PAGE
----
A Taste of Hanoi's Thriving Craft-Beer Scene
There's more to Hanoi than just 'bia hoi' bars – craft ale is also thriving in Vietnam's capital | © Ivan Okyere-Boakye Photography / Alamy Stock Photo
In recent years, microbreweries have found new popularity in Vietnam, with more than 20 craft-beer bars opening between Hanoi and Ho Chi Minh City (HCMC) alone. Though HCMC may have had a head start, Hanoi is quickly catching up and proving itself to be a thriving craft-beer destination. Read on for where to find the perfect pint in Hanoi.
In Hanoi, busy bars overflow into the narrow streets © Hakbong Kwon / Alamy Stock Photo
On any given night in many of Hanoi’s bustling streets, you’re sure to find locals and tourists alike, squatting on tiny plastic stools – look closely and you’ll see them sharing glasses of ‘bia hoi’, the capital’s famous freshly brewed draught beer known for being light both in alcohol content and on the pocket, with some places charging as little as 5,000 dong (£0.20) a pop. While the humble beverage definitely helped kickstart Vietnam’s interest in golden ale, it certainly hasn’t stopped there.
The rise of craft beer should come as no surprise. Vietnam is one of Asia’s biggest beer consumers, drinking 3.8 billion litres (6.7 billion pints) a year in 2016. While mainstream brands like Bia Hanoi, Saigon Beer and Tiger still rule the streets, artisanal brewers are now providing tasty alternatives to the tried-and-true mainstays, ushering in more nuanced and perhaps challenging flavours compared to the lighter fare locals are used to.
Craft ales are taking off in Hanoi, Vietnam’s busy capital © Douglas Peebles Photography / Alamy Stock Photo
Turtle Lake Brewing Company
Bar, Beer, $$$
Named after Hanoi’s iconic Hoan Kiem Lake
, also known as Turtle Lake, the expansive brewery-slash-pub is actually situated in the expat neighbourhood of West Lake. Turtle Lake opened its doors in 2018 and, since then, has become a hugely popular watering hole, holding regular quiz nights, charity events and even drag brunches. The beer menu is as wide-ranging as the events, offering everything from potent IPAs and lighter lagers, to cheeky yet strong ale like the surprisingly hard-hitting Mango Smoothie.
Bar, Beer, $$$
Co-owned by Thomas Bilgram and Phan Thanh Trung, Furbrew prides itself on creating beer that fulfills its three ‘uns’: unconventional, unexpected and untraditional. With beers like Lime Leaf, Mandarina and its famed pho
-flavoured beer, it’s safe to say it’s stayed true to its ethos. Furbrew has two locations, both in Tay Ho (West Lake) and on either side of Au Co, one of the city’s main traffic arteries. It’s also recently launched its own gin that’s made using leftover beer.
Thom Brewery’s beers stand out for the brand’s commitment to utilising as many Vietnamese ingredients as it can in its beers. Co-owners Nguyen Tuan and Pham The Manh, both former government officials, wanted to make sure they did right by local farmers and helped the communities that were growing the produce they used. As such, the beers include ingredients like local buckwheat and cinnamon, coffee and black pepper from the Central Highlands, and cacao and fruits from the south.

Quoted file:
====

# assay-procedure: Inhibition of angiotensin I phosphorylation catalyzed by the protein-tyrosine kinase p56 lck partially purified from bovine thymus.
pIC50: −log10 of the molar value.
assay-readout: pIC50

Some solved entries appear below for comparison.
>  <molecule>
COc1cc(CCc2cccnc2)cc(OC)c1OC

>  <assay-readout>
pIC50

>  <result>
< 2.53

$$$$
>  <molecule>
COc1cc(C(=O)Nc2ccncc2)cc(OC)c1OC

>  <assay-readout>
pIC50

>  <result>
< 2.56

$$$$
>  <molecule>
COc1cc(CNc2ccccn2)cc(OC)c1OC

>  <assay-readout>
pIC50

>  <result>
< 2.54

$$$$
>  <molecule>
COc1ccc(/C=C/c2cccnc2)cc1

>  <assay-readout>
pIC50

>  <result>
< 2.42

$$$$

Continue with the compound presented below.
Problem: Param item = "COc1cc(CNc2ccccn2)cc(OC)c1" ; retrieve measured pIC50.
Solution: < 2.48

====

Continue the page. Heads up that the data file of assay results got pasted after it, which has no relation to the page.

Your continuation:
iBiero Craft Beer Station
Bar, Beer, $$$
Located in Hanoi’s Hoan Kiem District, iBiero Craft Beer Station’s interiors pay homage to German beer halls
, with an in-house brewery that boasts strong lagers and a meat-centric menu, with dishes that come in decidedly heftier portions than you’ll see elsewhere in the city. It’s also got a beer and food-pairing menu, which matches house ales to different cuts of beef.
The brainchild of Le Tran Thanh and wife Cam Tho, this humble brewery began operating in 2016, born out of an obsession with craft beer and many late-night brewing sessions. Compared to other Hanoi-based breweries, the selection may be relatively modest, with only four beers to its name, but in this case, less is more. It’s even been championed by Standing Bar, one of Hanoi’s most beloved craft beer pubs, when its proponents named Homie’s IPA one of the best beers made in the city.
Barett at Hang Vui Craft Beer Restaurant
Bar, Beer, $$$
For most, brewing beer is a passion that’s born of a love for the beverage. In the case of Quang Van, Barett’s founder, it was in his blood. In 2013, after completing his studies and graduating with a finance and economics degree, Quang began brewing beer inspired by American craft-beer brewing techniques. It was a natural progression as his family had already been distributing ingredients to commercial breweries for over two decades. Though the beer can be found in bars around Hanoi
, it’s best consumed straight from the tap at its brewery, just 30 minutes south of the city centre.
Hanoi Cider Company
Hanoi’s craft beer isn’t the only thing worth writing home about. The city’s cider scene is also making waves, particularly Hanoi Cider Company’s craft cider, which joined the scene back in 2016 with its unique take on a beverage that’s usually under-represented in Asia. Though it’s been a major player for a few years now and is sold in bars across the city, Hanoi Cider Co recently opened its own bar on Nghi Tam, smack dab between Tay Ho (West Lake) and the Old Quarter. Apart from menu mainstays, the cider house also features seasonal flavours such as pomegranate.
These recommendations were updated on February 27, 2020 to keep your travel plans fresh.